Teaching your teenage daughter to be a good driver starts with you being a good driving instructor. This will require excellent communication skills on your part, not to mention the patience of a saint! It also helps if you are well-versed in the rules of the road.
Below, find five tips to help you prepare your teen for years of responsible driving. With a little help from you, she’ll be ready to pass that exam and take the wheel with confidence.
Five Tips for Teaching Your Teen Daughter To Be a Good Driver
It is important to recognize the simple truth that children learn what we show them, not just what we teach them. If you spend hours going over the rules with your daughter, but she routinely observes you driving recklessly, you can’t be too surprised if she follows your lead and runs that red light while texting. As a parent, the onus is most definitely on you!
1.) Set your teen up for success. Before she sets foot on the gas pedal, make sure your daughter passes not just the written test to get her permit but also any quizzes you may give her. Pose questions concerning the dangers of distracted driving, phone use behind the wheel and the most basic traffic laws. If she flubs your test, don’t give her the keys; no, not even for a quick drive around the block! Have her earn the responsibility of driving by taking the process seriously.
2.) Tell her stories. Even when we don’t think they’re listening, kids can learn a lot from hearing their parents’ personal experiences. A study by Ford Motor Company showed nearly 60% of teens polled wanted more of this kind of interaction while learning to drive. Tell your child about lessons you learned the hard way, as well as examples of times you may have been tempted to break a driving rule but didn’t.
3.) Don’t sugarcoat potential dangers of the road. Your teen needs to know just how much new responsibility is on her shoulders. Highlight the importance of defensive driving, sober driving and never texting while driving. Impart that these simple choices are actually life and death decisions when a vehicle is involved.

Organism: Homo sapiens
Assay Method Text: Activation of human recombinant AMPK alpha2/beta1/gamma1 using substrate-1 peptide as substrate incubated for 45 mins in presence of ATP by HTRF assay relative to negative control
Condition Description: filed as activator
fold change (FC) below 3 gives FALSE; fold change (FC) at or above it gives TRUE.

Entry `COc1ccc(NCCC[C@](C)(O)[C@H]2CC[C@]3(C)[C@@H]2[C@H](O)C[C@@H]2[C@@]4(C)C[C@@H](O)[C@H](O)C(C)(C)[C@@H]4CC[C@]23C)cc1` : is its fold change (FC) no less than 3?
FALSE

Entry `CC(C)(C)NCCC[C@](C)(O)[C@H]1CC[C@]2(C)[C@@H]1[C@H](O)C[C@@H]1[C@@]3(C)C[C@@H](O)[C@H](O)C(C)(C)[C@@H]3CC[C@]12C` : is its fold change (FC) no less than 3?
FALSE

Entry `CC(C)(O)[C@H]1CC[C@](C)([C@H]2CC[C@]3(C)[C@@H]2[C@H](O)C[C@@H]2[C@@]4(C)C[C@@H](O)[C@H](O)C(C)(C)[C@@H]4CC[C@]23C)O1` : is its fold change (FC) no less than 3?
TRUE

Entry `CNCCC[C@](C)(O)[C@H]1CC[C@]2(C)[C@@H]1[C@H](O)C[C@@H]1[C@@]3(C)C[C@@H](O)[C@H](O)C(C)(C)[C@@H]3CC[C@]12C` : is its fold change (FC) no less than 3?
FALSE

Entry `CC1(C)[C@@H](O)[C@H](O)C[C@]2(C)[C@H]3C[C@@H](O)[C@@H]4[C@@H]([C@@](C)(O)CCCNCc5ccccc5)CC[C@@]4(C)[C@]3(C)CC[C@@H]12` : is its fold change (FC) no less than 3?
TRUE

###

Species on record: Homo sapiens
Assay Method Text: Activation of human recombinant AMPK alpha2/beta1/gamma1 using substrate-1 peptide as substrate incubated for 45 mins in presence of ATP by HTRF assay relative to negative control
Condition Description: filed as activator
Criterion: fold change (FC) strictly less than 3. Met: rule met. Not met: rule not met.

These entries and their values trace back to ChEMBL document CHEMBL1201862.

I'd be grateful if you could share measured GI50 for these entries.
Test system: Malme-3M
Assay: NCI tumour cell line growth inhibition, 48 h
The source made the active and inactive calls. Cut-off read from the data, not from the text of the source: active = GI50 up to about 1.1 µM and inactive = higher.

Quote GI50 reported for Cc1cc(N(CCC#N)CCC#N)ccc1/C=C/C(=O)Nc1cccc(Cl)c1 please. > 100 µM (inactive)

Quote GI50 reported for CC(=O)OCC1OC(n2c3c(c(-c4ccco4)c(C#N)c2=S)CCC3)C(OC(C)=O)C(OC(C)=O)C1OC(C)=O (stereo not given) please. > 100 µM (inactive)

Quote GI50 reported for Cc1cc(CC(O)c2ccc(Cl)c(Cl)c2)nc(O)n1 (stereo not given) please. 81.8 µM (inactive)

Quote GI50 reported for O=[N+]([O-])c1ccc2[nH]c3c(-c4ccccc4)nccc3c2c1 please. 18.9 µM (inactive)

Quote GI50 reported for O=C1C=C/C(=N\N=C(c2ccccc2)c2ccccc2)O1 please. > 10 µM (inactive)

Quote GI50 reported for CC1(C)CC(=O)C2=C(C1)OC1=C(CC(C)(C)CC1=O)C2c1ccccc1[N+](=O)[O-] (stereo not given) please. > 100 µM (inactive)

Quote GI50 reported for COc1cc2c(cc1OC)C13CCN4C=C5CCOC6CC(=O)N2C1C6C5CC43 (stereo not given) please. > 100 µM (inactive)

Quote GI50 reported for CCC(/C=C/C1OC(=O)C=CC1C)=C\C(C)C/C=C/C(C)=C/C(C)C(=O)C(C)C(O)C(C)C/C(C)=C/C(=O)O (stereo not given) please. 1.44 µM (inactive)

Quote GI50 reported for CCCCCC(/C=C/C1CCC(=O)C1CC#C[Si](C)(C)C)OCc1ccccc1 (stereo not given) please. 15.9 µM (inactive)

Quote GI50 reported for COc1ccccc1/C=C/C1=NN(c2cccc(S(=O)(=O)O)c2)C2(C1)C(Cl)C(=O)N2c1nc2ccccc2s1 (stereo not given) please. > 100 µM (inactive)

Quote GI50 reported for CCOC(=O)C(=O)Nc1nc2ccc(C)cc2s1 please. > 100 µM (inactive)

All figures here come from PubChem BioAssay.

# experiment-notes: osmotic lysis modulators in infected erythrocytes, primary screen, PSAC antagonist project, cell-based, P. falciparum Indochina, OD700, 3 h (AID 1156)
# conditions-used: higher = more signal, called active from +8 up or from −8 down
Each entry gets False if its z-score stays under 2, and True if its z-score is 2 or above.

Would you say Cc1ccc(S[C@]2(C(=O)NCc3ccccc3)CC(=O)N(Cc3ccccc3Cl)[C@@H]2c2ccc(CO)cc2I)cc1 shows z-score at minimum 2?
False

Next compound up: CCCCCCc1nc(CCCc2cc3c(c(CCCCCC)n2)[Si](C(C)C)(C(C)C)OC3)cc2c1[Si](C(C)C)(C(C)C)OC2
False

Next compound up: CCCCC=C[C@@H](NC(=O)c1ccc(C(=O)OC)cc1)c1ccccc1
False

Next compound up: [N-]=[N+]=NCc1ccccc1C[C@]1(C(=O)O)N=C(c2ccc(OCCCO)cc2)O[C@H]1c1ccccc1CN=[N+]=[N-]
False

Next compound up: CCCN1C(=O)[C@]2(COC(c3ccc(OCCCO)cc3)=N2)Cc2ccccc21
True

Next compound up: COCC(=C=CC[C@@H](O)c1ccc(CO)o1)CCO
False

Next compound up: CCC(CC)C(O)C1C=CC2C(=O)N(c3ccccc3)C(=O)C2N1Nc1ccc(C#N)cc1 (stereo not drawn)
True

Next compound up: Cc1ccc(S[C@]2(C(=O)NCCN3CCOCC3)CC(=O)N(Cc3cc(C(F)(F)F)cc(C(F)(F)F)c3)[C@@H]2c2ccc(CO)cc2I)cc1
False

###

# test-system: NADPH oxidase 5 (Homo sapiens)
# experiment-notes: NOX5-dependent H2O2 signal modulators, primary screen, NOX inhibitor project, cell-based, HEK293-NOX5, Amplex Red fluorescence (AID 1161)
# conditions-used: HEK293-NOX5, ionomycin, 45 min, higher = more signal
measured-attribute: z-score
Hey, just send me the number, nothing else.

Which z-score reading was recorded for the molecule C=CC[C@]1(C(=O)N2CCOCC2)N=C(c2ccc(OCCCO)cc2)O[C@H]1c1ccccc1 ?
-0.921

4.) Allow your daughter to build her confidence. When your daughter takes you out for practice, try not to overwhelm her even if you are feeling anxious. The time for a pop quiz is before she gets in the car. Once she’s on the road, allow your daughter to focus on applying what she has learned so far. Making your teen driver nervous by repeatedly gasping, over-correcting her or drilling statistics into her head will only prove counterproductive.
5.) Set goals and offer rewards for your child’s good driving habits. Explain the importance of restricted, supervised driving at first, and be sure she doesn’t view the supervision as a punishment. Let her know she can earn her driving freedom by consistently demonstrating she deserves it. Explain why teenagers are in a high risk driver group, and go over the details of her teenager auto insurance policy together.
In conclusion, try to enjoy the experience of teaching your teenage daughter to drive. Like any other milestone, she will have passed it before you know it and you may actually find you miss the experience of teaching her something so important once she’s out on her own!